July 5, 2021

An article review from the ESICM Journal Review Club

A randomised controlled feasibility pilot trial comparing restrictive fluid therapy and usual care in critically ill patients with AKI


Acute Kidney Injury (AKI) is common during critical illness, and it is associated with significant morbidity and mortality. Fluid therapy is a key principle in the management of AKI. Retrospective studies have shown an association between fluid overload, worsening of kidney function and increased mortality, but no randomised controlled trials are available on the role of different fluid management strategies in critically ill patients with AKI.

Vaari et al. conducted a multicenter, unblinded, randomised, controlled pilot study to assess the feasibility of restrictive fluid management (RFM) regimen and compare it to usual care in ICU patients diagnosed with AKI.

Adult patients admitted to the ICU, in critical care for at least 12h but no more than 72h, with a diagnosis of AKI made according to ‘Kidney Disease: Improving Global outcomes (KDIGO)’ criteria, were enrolled. Exclusion criteria included: intravascular hypovolemia, active bleeding, need for maintenance therapy, ongoing Renal Replacement Therapy (RRT) or need for RRT, chronic RRT.

Patients included were randomly assigned in a 1:1 ratio to receive RFM or usual care. RFM consisted of a bundle of recommendations targeting both fluid input and output, aiming to achieve a negative or maximum 300 mL positive daily cumulative fluid balance. The intervention period was 7 days or until ICU discharge, whichever came first.

The primary outcome was cumulative fluid balance at 72h from randomisation, adjusted for severity of AKI and presence of signs of fluid overload.

102 patients were randomised between October 2017 and January 2020 in seven ICUs across Europe and Australia. 100 patients were included in the analysis.

Cumulative fluid balance at 72 h was significantly lower in the RFM group, with a mean difference of -1148 mL (-2200 mL to -96 mL), p=0.033.

Patients in the RFM group also had lower cumulative fluid balance at 24h and ICU discharge or on day 7. The study found no difference between groups in AKI duration, but fewer patients in the RFM group (13%) required  RRT than the usual care group (30%).

The study has shown RFM to be safe, with fewer adverse events than usual care; RFM was found to be feasible and effective at delivering separation in fluid balance. Protocol violations were observed in 18 (36.6%) in the RFM group, with the excess of maintenance fluid therapy being the most common.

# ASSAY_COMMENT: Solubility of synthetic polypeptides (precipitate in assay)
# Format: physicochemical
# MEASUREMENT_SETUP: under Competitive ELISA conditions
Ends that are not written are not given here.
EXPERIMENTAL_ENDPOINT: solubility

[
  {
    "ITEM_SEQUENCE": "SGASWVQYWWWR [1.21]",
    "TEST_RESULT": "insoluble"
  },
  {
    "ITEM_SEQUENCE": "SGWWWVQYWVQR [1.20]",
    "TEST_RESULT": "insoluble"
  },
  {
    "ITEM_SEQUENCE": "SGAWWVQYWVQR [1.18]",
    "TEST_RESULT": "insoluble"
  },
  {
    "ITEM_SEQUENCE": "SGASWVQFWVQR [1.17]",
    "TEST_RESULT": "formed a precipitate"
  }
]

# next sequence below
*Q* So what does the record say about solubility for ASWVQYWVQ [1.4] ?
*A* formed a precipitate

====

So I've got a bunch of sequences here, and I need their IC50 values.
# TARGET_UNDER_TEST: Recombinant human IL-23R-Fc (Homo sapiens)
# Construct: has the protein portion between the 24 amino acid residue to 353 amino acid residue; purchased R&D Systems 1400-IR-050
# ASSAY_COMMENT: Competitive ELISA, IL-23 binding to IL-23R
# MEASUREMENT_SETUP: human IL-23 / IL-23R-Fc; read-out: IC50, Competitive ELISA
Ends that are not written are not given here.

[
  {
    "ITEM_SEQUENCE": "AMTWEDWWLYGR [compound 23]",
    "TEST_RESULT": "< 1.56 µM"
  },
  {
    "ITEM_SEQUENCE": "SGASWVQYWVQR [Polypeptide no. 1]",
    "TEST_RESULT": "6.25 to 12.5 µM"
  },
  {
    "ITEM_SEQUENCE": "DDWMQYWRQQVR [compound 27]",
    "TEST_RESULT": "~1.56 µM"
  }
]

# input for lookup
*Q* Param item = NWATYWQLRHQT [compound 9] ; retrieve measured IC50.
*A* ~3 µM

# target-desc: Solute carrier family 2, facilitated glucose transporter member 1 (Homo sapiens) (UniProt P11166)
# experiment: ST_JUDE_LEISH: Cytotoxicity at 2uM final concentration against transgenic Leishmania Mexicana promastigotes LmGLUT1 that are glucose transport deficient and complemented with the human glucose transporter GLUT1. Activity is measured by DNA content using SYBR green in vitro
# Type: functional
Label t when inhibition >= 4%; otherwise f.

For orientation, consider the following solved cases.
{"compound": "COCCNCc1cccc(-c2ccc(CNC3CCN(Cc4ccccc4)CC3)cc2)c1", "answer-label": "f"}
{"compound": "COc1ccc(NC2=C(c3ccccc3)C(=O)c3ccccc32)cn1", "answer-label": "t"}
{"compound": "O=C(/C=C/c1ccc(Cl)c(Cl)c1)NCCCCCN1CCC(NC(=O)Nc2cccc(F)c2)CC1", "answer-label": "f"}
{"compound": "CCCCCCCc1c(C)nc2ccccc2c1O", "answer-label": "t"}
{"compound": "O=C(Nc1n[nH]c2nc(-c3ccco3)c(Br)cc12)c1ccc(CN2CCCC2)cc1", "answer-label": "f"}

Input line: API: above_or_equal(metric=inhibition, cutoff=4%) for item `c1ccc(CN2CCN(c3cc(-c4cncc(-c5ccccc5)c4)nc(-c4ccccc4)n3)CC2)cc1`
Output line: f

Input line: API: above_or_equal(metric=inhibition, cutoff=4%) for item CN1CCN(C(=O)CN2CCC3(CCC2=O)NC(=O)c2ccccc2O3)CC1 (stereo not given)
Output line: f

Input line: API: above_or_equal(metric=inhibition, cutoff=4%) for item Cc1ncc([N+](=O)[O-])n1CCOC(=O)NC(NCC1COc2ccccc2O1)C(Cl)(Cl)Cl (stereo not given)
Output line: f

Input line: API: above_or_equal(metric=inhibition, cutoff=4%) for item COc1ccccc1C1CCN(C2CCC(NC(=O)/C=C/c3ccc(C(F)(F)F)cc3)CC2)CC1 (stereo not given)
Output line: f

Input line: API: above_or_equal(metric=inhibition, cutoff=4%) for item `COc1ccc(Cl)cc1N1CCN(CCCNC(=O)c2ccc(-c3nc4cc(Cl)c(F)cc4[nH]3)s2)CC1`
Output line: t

• This is the first randomised controlled study comparing restrictive fluid therapy approach to standard care in patients with AKI.
  • Positive results regarding the safety and feasibility of RFM encourage the design of larger studies to explore the impact of different fluid management strategies on patient outcomes.
  • Fluid management in the RFM group was guided by a dynamic bundle of recommendations that could be applied by the treating physician according to patients’ clinical status, thus allowing for individualisation of therapy and maximisation of the efficacy of the intervention.


  • Recruitment rate was slow (0.8 patients/centre/month); during the 2-year enrolment period, changes in the standard care of patients might have occurred.
  • Intravascular hypovolemia was not defined according to hemodynamic variables and/or dynamic tests.
  • Design of specific protocols for identifying and correcting hypovolemia could have speeded enrollment since a significant proportion of screened patients were excluded from randomisation because they were judged to be hypovolemic.
  • Over 30% of patients were already discharged from ICU or deceased at 72h. These patients were included in the analysis.
  • The authors don’t provide information on the quantity and quality of fluids administered to the study population, but the use of normal saline or balanced crystalloid solutions may have impacted kidney function and AKI progression.


Restrictive fluid management regimen has been shown to be safe and effective in critically ill patients with AKI. This study suggests that implementing a restrictive fluid therapy approach may be beneficial by preventing progression of kidney damage and avoiding thus the need for RRT, but future studies are advocated to confirm this hypothesis.

This article review was prepared and submitted by Drs Marta Cicetti and Dr Temistocle Taccheri, Fondazione Policlinico Universitario Agostino Gemelli IRCCS, Rome (Italy), on behalf of ESICM Journal Review Club.


Vaara ST, Ostermann M, Bitker L, Schneider A, Poli E, Hoste E, Fierens J, Joannidis M, Zarbock A, van Haren F, Prowle J, Selander T, Bäcklund M, Pettilä V, Bellomo R; REVERSE-AKI study team. Restrictive fluid management versus usual care in acute kidney injury (REVERSE-AKI): a pilot randomized controlled feasibility trial. Intensive Care Med. 2021 May 7. doi: 10.1007/s00134-021-06401-6. Epub ahead of print. PMID: 33961058.

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